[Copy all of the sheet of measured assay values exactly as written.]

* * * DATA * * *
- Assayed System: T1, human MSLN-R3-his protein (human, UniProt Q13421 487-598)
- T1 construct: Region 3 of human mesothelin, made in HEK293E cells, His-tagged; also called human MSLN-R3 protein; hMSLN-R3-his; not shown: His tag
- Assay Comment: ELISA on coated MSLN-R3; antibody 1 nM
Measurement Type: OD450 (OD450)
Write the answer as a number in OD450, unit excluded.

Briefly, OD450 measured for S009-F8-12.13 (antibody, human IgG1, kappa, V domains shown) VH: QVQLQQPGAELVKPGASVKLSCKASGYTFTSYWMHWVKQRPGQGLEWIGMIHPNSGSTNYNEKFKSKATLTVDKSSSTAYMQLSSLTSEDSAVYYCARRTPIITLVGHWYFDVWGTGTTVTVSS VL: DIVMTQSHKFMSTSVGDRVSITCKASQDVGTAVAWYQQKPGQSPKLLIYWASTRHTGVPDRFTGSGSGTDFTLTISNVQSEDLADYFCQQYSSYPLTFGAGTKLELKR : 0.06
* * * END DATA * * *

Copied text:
- Assayed System: T1, human MSLN-R3-his protein (human, UniProt Q13421 487-598)
- T1 construct: Region 3 of human mesothelin, made in HEK293E cells, His-tagged; also called human MSLN-R3 protein; hMSLN-R3-his; not shown: His tag
- Assay Comment: ELISA on coated MSLN-R3; antibody 1 nM
Measurement Type: OD450 (OD450)
Write the answer as a number in OD450, unit excluded.

Briefly, OD450 measured for S009-F8-12.13 (antibody, human IgG1, kappa, V domains shown) VH: QVQLQQPGAELVKPGASVKLSCKASGYTFTSYWMHWVKQRPGQGLEWIGMIHPNSGSTNYNEKFKSKATLTVDKSSSTAYMQLSSLTSEDSAVYYCARRTPIITLVGHWYFDVWGTGTTVTVSS VL: DIVMTQSHKFMSTSVGDRVSITCKASQDVGTAVAWYQQKPGQSPKLLIYWASTRHTGVPDRFTGSGSGTDFTLTISNVQSEDLADYFCQQYSSYPLTFGAGTKLELKR : 0.06